John P. Cunha, DO, is a U.S. board-certified Emergency Medicine Physician. Dr. Cunha's educational background includes a BS in Biology from Rutgers, the State University of New Jersey, and a DO from the Kansas City University of Medicine and Biosciences in Kansas City, MO. He completed residency training in Emergency Medicine at Newark Beth Israel Medical Center in Newark, New Jersey.
Dr. Balentine received his undergraduate degree from McDaniel College in Westminster, Maryland. He attended medical school at the Philadelphia College of Osteopathic Medicine graduating in1983. He completed his internship at St. Joseph's Hospital in Philadelphia and his Emergency Medicine residency at Lincoln Medical and Mental Health Center in the Bronx, where he served as chief resident.
Urinary tract infection: The lining of the urethra (the tube that carries
urine from the bladder out of the body) and bladder becomes inflamed and
irritated due to byproducts of an infection (blood, white blood cells,
bacteria). This irritation of the bladder wall causes the urge to empty the
bladder frequently (called frequency).
Diabetes: An early symptom of both type 1 and type 2 diabetes can be
frequent urination, as the body tries to rid itself of unused glucose (blood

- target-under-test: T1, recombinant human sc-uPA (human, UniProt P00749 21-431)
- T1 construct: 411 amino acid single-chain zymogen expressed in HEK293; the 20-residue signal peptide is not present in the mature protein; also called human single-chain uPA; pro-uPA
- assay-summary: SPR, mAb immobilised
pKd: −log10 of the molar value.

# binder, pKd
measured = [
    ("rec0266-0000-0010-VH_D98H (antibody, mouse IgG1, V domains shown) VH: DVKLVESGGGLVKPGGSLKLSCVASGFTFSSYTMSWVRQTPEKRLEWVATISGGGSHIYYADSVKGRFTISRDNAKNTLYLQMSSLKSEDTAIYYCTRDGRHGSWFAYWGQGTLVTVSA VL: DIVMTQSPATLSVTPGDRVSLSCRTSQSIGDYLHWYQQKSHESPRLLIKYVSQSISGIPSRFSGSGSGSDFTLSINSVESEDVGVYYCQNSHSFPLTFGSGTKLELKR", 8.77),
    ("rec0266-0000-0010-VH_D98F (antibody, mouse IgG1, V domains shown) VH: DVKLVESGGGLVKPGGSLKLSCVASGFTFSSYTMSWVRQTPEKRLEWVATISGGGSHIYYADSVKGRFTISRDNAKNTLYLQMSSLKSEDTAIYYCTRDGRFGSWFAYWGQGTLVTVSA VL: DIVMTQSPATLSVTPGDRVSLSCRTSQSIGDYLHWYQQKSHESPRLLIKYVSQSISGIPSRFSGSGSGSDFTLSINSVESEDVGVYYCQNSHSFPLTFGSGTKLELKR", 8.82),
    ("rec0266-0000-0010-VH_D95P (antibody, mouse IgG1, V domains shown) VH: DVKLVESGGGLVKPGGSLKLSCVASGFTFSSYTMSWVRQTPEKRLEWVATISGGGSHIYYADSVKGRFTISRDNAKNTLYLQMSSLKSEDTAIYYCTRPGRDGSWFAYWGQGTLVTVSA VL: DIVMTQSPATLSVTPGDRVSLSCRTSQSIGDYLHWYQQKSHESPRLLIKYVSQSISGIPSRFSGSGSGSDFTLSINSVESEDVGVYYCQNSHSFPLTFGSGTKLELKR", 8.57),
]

sugar) through the urine. Diabetes can also damage the nerves that control the
bladder, causing frequent urination and difficulty controlling your bladder
Diuretic use: Medications used to treat high blood pressure or fluid buildup
work in the kidney and flush excess fluid from the body, causing frequent
Prostate problems: An enlarged prostate can press against the
urethra and block the flow of urine, causing the bladder wall to become
irritated. The bladder contracts even when it contains small amounts of urine,
causing more frequent urination. Brachytherapy (sealed source radiotherapy, or
"seed treatment" for prostate cancer) can cause frequent urination in about one-third
Pregnancy: Hormonal changes and the growing uterus placing
pressure on the bladder cause frequent urination, even in the early weeks of
gestation. The trauma from vaginal childbirth can also cause damage to the
Interstitial cystitis: This condition is characterized by pain in the
bladder and pelvic region, often leading to frequent urination.
other neurological diseases: Damage to nerves that supply the bladder can lead
to problems with bladder function, including frequent and sudden urges to
Bladder cancer: Tumors taking up space or causing bleeding in the
bladder may lead to more frequent urination.
Overactive bladder syndrome:
Often frequent urination is itself the problem. Involuntary bladder contractions
lead to frequent and often urgent urination, even if the bladder is not full.
Drinking too much: Ingesting more fluids than your body needs can cause the body
to urinate more often.
Artificial sweeteners, alcohol, caffeine and other
foods: Alcohol and caffeine can act as diuretics, which can cause more frequent
urination. Carbonated drinks, artificial sweeteners (such as Splenda or Equal),
and citrus fruits are known to irritate the bladder, causing more frequent